Blocker, who was superintendent from 2000 to 2012 and is now interim president and CEO of Florida Virtual School, says Jenkins is committed to keep striving for improvements. “She has a driven type of personality. She is going to keep her foot on the accelerator.” She combines a long-range vision for goals with great “peripheral vision in the ever-changing educational and political landscape.”
Jenkins believes improvement programs must be “research-based and data-driven” to ensure the best use of limited resources. Those strategies led to initiatives to encourage students with strong PSAT scores to enroll in advanced placement programs to improve their readiness for college. It also led to a program that took a closer look at students who dropped out despite having a good record. The school system was often able to bring those students back and keep them on track to graduate after assessing the problems, which ranged from homelessness to pregnancy.
“We sent our teams out to knock on doors,” says Jenkins, who accompanied some of the teams on their searches. “Sometimes it feels like a mission or a calling.”
#37 Carol Wick
CEO, Harbor House of Central Florida | Age: 47
Battling domestic abuse one day at a time
By Jim Leusner
Carol Wick is the face of the local battle against domestic violence. And as CEO of Harbor House of Central Florida, she is on a mission to eradicate it, spreading the word to anyone who can help: government leaders, corporate executives, civic groups, ministers and journalists.
“The ultimate goal is to get everyone to understand what domestic violence is,’’ Wick says. “It’s not just a couple getting into a fight and someone threw a lamp at somebody, as a congressman told me. It’s not a problem law enforcement can fix. By the time law enforcement gets involved, someone can die.”
The domestic violence toll last year in Orange County: 18 homicides, 8,400 related offenses ranging from stalking to assault, 4,400 arrests and 3,875 crisis hotline calls. And when a woman is the victim, it presents numerous social, government, law enforcement and family issues: protection and housing needs, displaced children missing school, unsheltered pets, unborn-child health and absences from work.
That’s where Harbor House comes in. Over the past eight years, Wick has made it a safer haven, with a staff of 68 advocates answering a hotline, obtaining injunctions and providing food, clothing and shelter for victims and their families. She oversees a $4.2 million budget and a 102-bed facility badly in need of expansion. On a recent day, there were 88 residents—half of them children and most under age 4.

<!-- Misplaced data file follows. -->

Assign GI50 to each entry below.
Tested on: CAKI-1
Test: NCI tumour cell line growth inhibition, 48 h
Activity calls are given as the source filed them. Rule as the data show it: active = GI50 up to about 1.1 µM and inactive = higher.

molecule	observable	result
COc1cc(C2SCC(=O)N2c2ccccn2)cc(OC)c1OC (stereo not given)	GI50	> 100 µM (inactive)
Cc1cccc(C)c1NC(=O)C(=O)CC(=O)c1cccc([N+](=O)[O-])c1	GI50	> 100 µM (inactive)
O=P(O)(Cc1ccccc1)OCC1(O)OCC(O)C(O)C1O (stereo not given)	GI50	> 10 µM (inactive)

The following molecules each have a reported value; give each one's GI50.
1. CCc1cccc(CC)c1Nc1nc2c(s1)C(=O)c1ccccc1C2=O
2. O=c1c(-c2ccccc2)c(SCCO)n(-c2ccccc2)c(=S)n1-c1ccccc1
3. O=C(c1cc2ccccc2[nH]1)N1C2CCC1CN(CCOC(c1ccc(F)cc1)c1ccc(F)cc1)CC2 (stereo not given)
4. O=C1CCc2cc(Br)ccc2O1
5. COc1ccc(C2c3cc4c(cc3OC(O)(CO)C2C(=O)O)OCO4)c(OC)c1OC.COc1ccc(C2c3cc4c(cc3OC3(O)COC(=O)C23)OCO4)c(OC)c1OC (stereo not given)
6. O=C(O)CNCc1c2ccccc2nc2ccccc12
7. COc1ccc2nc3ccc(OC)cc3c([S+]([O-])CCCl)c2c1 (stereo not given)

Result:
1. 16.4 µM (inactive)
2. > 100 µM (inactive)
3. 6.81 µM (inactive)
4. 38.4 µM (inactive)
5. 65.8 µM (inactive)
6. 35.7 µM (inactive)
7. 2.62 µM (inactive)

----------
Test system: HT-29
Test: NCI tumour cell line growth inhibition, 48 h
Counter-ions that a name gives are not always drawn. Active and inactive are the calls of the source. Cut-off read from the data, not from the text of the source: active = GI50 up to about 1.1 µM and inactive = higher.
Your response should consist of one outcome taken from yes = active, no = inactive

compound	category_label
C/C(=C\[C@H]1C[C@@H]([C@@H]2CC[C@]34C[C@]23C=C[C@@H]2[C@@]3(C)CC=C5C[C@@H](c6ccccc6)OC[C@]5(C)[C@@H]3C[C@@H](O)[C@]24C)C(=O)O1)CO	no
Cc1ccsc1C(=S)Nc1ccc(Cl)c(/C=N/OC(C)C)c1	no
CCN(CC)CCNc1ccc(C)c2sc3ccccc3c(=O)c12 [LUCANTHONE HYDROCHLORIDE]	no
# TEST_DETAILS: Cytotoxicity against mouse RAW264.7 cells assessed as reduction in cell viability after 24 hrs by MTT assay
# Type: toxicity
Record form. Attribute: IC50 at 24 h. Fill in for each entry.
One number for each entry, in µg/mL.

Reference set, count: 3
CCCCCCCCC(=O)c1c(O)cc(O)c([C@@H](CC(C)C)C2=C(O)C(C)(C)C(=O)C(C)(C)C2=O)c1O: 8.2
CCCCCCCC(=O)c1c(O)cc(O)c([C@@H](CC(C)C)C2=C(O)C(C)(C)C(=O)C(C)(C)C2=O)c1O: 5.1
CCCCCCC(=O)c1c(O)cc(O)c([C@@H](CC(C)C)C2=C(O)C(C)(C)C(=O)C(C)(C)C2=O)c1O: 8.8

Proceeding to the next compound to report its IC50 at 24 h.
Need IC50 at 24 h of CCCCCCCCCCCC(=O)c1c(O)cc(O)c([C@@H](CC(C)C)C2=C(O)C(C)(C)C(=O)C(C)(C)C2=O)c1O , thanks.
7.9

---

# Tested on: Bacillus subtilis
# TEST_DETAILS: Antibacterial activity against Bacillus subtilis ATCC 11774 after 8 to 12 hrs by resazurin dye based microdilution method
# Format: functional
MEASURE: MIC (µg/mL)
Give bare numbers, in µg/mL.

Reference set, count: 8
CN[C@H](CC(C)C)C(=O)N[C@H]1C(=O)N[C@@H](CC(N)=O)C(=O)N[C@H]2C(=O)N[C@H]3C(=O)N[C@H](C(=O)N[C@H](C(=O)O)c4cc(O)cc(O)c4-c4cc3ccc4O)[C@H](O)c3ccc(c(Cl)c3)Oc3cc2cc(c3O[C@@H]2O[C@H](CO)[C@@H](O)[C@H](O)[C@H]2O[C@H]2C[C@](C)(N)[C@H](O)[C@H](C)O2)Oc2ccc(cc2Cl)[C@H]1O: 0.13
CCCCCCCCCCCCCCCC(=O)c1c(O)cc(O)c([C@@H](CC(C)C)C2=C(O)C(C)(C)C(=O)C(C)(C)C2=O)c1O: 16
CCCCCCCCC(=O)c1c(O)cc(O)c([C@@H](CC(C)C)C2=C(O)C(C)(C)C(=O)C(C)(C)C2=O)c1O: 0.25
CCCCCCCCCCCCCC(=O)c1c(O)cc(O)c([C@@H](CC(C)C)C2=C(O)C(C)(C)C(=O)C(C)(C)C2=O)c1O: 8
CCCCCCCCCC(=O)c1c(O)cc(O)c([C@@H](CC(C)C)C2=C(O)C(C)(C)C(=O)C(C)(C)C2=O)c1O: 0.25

Wick, a licensed marriage and family therapist, is a blend of confidence, logic and charm—defending a government grant for continuous funding one day; meeting with judges to discuss court problems on another; and sitting in front of TV cameras on yet another as she spreads the word about breaking the cycle of abuse. Last November, her Harbor House staff and 745 community volunteers went door-to-door to 20,000 homes in two hours to educate Orange County residents about domestic violence and the importance of calling police before disputes escalate.
“Carol Wick is a person who works behind the scenes and in front of the scenes to protect women,” says Orange-Osceola Chief Judge Belvin Perry. “To me, she is one of the unsung heroes around here. And she knows how to work with people.’’
Says Wick: “Once I set my sights on something, I’ll get it done. I just have to convince you to get it done, too. My style is to educate people that my issue is their issue, too.”
Growing up in Missouri, Wick watched her mother care for foster children and other families. “I think that’s where the advocate side of me came from,’’ Wick says. “She fought for people who didn’t have a voice.”
The family moved to Orlando in 1980 when Carol was in ninth grade (she played four years on Oviedo High School’s basketball team). Her college major was psychology and she studied in a marriage and family therapy master’s program at Auburn University. A stint with North Carolina’s family counseling agency exposed her to battered women. Then her mother began having flashbacks about being brutalized as a child.
“It was almost like I became a therapist so I could be there for her,” Wick says.
After a break-up with a boyfriend in the mid-1990s, Wick experienced the terror of being stalked herself and was forced to obtain an injunction. Later, she ran the PACE Center for Girls Inc., an alternative education school for at-risk girls in Daytona Beach, before moving to Orlando in 2006.
Wick acknowledges that failures of the court system drive her to hold offenders accountable for their actions. The headlines about women killed by estranged husbands and boyfriends weigh heavily on her and her staff. But she savors the successes of women who have sought shelter at Harbor House and have turned their lives around, or the newest class of high school students being trained to spot abuse.
Ending domestic violence is a monumental challenge, and she knows it. “Maybe not in my lifetime, but maybe in my daughter’s lifetime,” she says. “Certainly in the United States, we can make huge strides.”
|To read the whole feature and more, download our digital edition on Magzter here, or pick up a copy on your local newsstand.|